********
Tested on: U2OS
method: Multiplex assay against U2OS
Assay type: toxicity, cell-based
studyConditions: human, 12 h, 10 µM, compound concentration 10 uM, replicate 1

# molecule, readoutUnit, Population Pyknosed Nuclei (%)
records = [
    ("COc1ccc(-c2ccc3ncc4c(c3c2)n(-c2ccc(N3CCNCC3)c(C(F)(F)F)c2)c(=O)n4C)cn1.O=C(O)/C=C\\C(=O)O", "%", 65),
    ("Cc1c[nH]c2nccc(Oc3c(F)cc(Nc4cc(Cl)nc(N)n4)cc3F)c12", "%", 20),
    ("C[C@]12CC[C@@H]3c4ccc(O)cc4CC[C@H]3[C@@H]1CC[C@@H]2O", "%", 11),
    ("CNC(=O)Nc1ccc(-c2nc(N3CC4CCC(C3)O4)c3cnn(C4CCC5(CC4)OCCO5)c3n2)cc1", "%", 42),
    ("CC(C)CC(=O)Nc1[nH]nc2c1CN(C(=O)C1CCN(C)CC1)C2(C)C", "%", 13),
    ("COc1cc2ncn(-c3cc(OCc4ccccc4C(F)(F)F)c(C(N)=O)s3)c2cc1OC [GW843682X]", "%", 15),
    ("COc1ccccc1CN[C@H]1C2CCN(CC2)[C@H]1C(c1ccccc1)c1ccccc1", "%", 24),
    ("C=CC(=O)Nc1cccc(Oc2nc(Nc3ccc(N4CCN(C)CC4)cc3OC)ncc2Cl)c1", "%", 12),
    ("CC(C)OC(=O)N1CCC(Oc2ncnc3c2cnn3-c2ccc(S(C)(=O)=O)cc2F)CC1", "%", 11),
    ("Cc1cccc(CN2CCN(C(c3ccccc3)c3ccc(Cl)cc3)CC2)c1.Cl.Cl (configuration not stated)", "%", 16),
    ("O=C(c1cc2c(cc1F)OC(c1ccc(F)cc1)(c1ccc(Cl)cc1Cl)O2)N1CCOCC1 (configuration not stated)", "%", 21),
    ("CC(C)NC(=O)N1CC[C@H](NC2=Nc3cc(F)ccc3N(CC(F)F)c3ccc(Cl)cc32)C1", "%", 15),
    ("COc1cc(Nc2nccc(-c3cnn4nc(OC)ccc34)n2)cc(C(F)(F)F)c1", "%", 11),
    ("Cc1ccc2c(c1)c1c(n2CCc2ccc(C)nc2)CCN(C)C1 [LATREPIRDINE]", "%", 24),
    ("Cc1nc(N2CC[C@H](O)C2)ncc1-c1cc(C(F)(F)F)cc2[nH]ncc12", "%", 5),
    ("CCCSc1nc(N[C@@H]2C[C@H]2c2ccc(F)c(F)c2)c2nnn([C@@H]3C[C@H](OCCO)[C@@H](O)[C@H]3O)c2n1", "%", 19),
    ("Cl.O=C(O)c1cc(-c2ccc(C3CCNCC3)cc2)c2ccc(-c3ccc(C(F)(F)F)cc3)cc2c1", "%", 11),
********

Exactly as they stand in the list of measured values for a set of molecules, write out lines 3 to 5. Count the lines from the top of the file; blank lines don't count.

Assay type: toxicity, cell-based
studyConditions: human, 12 h, 10 µM, compound concentration 10 uM, replicate 1

# molecule, readoutUnit, Population Pyknosed Nuclei (%)